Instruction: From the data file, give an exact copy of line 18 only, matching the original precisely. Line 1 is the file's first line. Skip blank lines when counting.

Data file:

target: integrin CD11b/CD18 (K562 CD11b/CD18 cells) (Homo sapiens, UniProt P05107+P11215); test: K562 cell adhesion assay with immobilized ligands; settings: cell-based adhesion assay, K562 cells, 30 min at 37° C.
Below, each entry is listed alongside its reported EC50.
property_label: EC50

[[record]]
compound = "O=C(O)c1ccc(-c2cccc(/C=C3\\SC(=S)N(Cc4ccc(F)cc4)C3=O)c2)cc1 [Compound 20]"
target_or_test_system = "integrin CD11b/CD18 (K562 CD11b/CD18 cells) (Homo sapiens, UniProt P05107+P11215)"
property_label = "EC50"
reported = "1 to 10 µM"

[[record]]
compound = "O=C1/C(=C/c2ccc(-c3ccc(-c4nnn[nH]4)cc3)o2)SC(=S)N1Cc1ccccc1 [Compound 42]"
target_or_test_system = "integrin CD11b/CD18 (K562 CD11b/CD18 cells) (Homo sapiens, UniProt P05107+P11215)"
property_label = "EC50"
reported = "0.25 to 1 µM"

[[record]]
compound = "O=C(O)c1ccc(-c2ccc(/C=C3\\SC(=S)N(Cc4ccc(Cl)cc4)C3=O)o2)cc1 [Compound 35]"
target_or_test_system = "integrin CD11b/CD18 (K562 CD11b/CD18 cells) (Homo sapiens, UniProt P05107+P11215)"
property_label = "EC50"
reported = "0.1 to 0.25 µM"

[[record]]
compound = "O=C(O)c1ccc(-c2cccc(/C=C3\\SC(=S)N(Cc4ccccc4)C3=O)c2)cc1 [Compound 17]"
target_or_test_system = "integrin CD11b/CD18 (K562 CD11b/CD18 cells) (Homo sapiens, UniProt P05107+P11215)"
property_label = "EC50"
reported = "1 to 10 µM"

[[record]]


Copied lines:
reported = "0.1 to 0.25 µM"